The New York Yankees, Arizona Diamondbacks and Los Angeles Dodgers spent yesterday trying to put the finishing touches on the megadeal that would move All-Stars Randy Johnson...
NEW YORK The New York Yankees, Arizona Diamondbacks and Los Angeles Dodgers spent yesterday trying to put the finishing touches on the megadeal that would move All-Stars Randy Johnson, Shawn Green and Javier Vazquez.
A day after the three teams put the major players in place, the clubs worked to resolve the issues holding up the potential trade money, mostly.
Even if there is an agreement to put Johnson in Yankees pinstripes, New York plans to ask for a 72-hour window to negotiate a contract extension with the Big Unit before completing the deal, a baseball source told The Associated Press on the condition of anonymity.
The Yankees were willing to send Vazquez and top prospects Dioner Navarro and Eric Duncan to Los Angeles as a way to get Johnson. Los Angeles would deal Green and pitchers Brad Penny and Yhency Brazoban to the Diamondbacks.
“We’re at the point where we’ve decided the best thing we can do is have no comment,” Diamondbacks managing partner Ken Kendrick said.
Johnson and Green each have no-trade clauses. While Johnson wants to play for the Yankees, Green might want to stay close to home in Southern California.
“I think Shawn always envisioned finishing his career with the Dodgers,” agent Greg Genske said. “But if a trade is put in place, he’s going to consider all of his options.”
At 41, former Mariner Johnson is owed $16 million in the last year of his contract. The five-time Cy Young winner has long caught the eye of Yankees owner George Steinbrenner, who spent the afternoon meeting with top club officials at Legends Field, their spring-training home in Tampa, Fla.
Green also is set to make $16 million, a year after slumping to .266 with 28 home runs and 86 runs batted in. The Diamondbacks might be in good position to lure the 31-year-old outfielder to the desert his former agent, Jeff Moorad, is Arizona’s new chief executive officer.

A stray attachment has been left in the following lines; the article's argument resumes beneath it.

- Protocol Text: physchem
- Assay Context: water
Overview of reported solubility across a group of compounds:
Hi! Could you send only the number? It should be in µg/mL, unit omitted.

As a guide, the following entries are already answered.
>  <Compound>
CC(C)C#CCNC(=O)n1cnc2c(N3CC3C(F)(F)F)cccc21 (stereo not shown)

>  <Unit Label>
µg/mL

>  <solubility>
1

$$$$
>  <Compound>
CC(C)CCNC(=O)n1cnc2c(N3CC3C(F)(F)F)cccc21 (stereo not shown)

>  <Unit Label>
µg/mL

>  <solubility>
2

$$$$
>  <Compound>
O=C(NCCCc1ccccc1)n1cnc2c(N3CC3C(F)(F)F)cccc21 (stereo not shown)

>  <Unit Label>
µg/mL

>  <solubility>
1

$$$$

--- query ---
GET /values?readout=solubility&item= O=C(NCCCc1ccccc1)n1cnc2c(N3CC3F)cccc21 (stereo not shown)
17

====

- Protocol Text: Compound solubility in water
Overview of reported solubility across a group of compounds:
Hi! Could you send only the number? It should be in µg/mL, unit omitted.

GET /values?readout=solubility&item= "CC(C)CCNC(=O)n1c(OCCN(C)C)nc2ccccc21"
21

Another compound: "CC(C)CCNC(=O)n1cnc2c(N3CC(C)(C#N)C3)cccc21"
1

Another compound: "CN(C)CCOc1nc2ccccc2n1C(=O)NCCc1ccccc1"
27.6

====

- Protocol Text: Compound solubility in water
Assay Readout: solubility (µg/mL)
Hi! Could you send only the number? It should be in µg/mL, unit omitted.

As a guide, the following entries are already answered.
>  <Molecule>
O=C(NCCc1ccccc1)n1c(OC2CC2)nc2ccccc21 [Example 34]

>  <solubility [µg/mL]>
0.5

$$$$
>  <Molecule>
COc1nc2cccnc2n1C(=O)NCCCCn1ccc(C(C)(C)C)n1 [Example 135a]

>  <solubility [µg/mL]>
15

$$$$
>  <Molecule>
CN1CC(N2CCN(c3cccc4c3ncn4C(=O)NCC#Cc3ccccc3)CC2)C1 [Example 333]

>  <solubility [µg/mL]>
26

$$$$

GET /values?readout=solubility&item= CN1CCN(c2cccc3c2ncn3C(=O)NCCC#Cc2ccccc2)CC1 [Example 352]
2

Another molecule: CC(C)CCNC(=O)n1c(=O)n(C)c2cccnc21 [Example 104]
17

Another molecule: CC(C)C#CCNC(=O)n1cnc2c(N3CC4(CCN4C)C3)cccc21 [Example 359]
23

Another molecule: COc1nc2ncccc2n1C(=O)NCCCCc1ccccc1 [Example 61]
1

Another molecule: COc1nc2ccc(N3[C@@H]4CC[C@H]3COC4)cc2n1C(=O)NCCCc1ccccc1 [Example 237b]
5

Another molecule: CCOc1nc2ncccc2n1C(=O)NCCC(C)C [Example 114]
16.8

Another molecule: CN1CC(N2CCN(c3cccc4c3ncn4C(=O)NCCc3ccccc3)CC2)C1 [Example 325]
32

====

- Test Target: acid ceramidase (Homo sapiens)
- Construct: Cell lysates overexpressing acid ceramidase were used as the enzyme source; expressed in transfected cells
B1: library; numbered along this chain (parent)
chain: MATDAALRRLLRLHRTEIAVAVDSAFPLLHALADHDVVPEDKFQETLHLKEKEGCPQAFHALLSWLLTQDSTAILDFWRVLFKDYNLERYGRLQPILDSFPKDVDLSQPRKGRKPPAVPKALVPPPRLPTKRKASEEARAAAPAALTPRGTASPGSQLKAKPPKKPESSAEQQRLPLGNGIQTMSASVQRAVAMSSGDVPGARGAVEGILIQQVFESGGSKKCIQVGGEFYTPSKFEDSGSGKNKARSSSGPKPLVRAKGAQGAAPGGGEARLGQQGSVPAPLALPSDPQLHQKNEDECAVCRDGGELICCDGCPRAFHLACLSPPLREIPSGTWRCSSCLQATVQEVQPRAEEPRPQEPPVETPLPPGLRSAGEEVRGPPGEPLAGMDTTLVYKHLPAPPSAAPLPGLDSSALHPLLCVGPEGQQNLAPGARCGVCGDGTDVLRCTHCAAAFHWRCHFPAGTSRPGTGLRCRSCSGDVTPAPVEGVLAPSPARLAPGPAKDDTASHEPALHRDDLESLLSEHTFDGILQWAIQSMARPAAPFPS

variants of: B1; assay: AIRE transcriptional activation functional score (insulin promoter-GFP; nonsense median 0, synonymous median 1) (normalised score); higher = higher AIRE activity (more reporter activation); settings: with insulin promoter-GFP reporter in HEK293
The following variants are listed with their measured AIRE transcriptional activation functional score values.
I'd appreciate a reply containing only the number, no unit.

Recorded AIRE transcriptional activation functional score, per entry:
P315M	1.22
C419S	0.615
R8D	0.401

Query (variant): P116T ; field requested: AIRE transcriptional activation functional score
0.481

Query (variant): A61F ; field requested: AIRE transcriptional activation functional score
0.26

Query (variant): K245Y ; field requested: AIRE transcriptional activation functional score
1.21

The Dodgers had a couple of issues to clear up, too. After losing free agents Adrian Beltre and Steve Finley, Los Angeles might be reluctant to trade away its best remaining power hitter.
Plus, there is a money matter: Vazquez is due $35.5 million over the next three years and the Dodgers might want the Yankees to pick up some of that cost, perhaps so much that the deal would need approval from the commissioner’s office.
What would be the biggest deal of the winter could expand. There was speculation St. Louis also might want to get involved.
Report: Pavano, Yankees agree
NEW YORK Pitcher Carl Pavano and the Yankees have finalized a deal that was set in motion at the winter meetings last weekend, reportedly agreeing on a four-year contract worth about $40 million.
The deal contains a fifth-year team option worth $15 million and a $2 million buyout should the option not be picked up, ESPN.com reported.
The Yankees are expected to introduce the former Florida right-hander at a news conference on Wednesday.
Martinez rips Red Sox
SANTO DOMINGO, Dominican Republic Pitcher Pedro Martinez returned home and bashed the team he led to a World Series title. He knocked the Boston Red Sox for their front-office moves and negotiating tactics, and predicted a rough season awaits.
“They will field the best bad team in baseball history,” Martinez said at a news conference.
One day after he was introduced by the New York Mets who signed him to a four-year, $53 million contract Martinez criticized the Red Sox for firing key employees, including team doctor Bill Morgan.
The three-time Cy Young winner said the Mets “have shown more respect in days than Boston did in seven years.”
Shortstop Edgar Renteria, previously with St. Louis, passed a physical and signed a four-year contract worth a reported $40 million with Boston.
Two politicians who will have a significant say in whether the Montreal Expos move to Washington, D.C., plan to meet Monday to try to save the suddenly wobbly deal. Mayor Anthony Williams will meet with Linda Cropp, chair of the District of Columbia Council, who earlier this week introduced an amendment that could endanger the move.
Players agreeing to terms included outfielder Timo Perez with the Chicago White Sox, reliever Antonio Alfonseca with Florida and reliever Ray King with St. Louis.
Infielder Greg Colbrunn, a Mariner in 2003, agreed to a minor-league contract with the Texas Rangers and was invited to spring training.
Bobby Mattick, who managed the Toronto Blue Jays in 1980 and ’81 and helped develop the talent that produced five division titles and two World Series championships, died at 89.
Mattick died Thursday night after a stroke earlier in the day at his Scottsdale, Ariz., home.